GERMANY - Defined contribution pension plans are set to boom in Germany, according to international consultant Watson Wyatt.

The firm estimates that three-quarters of companies that currently offer a pension in Germany do so via a defined benefit scheme with the rest DC.

In the UK, by contrast, DC now accounts for 62% of coverage, with DB plummeting to 33% from 71% over the last eight years.

Marc Oliver Heine, senior consultant at Watson Wyatt's office in Munich, thinks DC could go the same way in Germany.

"We are often frequently contacted by companies which ask us: ‘We want to remove our pension risks, can we implement DC?'" Heine said. "I don't have any empirical data, but I would say that of all the firms which currently offer DB, 80-90% are thinking about implementing DC."

The Riester pension reforms of 2002 have also helped DC growth. Under the reforms, salaried employees got a legal right to contribute to a DC scheme that would either complement existing pension plans or serve as the initial one. Yet unlike the DC practised in the US, German employers guarantee all paid-in savings until they are withdrawn for retirement.

Moreover, leading pension experts stress that while DC is definitely an attractive option for German companies, they should be aware of its disadvantages.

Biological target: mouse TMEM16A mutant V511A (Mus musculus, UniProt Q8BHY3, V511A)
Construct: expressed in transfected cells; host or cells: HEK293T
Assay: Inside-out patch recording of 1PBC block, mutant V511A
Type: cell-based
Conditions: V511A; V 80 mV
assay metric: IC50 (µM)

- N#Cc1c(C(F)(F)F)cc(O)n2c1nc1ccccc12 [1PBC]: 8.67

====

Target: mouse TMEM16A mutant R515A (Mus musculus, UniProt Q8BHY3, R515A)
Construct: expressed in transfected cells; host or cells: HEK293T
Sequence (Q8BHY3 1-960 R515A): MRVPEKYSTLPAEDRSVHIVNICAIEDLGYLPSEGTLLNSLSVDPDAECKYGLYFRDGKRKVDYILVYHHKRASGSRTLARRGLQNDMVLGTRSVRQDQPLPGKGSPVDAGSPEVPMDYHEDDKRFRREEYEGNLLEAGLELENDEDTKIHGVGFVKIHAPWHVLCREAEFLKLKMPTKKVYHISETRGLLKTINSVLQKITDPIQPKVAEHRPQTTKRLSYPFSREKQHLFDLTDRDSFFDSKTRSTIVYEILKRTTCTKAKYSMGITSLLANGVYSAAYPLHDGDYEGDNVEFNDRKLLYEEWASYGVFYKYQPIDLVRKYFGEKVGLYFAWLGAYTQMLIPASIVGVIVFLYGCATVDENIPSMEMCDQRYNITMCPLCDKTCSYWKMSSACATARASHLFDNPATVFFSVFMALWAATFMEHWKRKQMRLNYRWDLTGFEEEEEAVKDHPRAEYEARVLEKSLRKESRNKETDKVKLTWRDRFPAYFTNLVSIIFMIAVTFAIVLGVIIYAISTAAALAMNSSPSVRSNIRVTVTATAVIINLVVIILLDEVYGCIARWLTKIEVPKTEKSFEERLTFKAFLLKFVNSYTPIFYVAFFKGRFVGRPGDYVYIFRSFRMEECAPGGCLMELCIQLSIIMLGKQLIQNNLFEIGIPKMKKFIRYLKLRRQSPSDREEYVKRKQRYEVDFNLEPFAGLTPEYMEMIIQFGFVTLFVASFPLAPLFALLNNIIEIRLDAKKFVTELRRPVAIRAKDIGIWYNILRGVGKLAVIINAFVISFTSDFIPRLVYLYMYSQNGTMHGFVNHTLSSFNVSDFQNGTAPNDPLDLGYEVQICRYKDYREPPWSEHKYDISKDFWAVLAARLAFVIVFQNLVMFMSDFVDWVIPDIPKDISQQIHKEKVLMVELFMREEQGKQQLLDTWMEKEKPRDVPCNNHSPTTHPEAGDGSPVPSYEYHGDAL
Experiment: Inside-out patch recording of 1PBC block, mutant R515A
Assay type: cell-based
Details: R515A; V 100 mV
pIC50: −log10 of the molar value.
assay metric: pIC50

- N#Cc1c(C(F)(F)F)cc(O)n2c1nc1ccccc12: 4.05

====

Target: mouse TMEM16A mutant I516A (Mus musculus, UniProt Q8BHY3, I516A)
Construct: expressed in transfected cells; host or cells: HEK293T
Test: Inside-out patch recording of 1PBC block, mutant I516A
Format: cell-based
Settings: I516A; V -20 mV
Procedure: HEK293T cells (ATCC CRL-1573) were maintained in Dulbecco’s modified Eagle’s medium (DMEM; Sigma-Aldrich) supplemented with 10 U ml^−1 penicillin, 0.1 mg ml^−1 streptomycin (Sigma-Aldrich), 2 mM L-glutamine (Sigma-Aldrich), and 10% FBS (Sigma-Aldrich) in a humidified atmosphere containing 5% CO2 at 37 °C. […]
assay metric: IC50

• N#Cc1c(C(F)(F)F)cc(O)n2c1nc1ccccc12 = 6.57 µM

"While (with DC) the investment risk is passed onto the employee, an employer in Germany may be confronted with new risks, namely those associated with choosing the right investment plans and giving employees adequate advice," said Klaus Stiefermann, managing director of German occupational pensions association aba.

Stiefermann's point was echoed by Boy-Jürgen Andresen, chief executive of German pensions consultant Heissmann, who said: "In the US, where DC dominates, there have been many cases of employees suing employers when their DC plans have failed to meet their expectations."

"In view of our experience with strict, employee-friendly German labour courts, there is a risk that a situation like that in the US could arise," Andresen, who is aba's current chairman, added.

Elsewhere, financial services provider OVB Holding this week saw its net income up 46% to €10.4m in the first half of 2006. Its German segment was mainly boosted by an increasing interest in the government-subsidised private pension "Riester-Rente".
"It is particularly pleasing to see our core market Germany gaining ground again", said execcutive board chairman Michael Frahnert.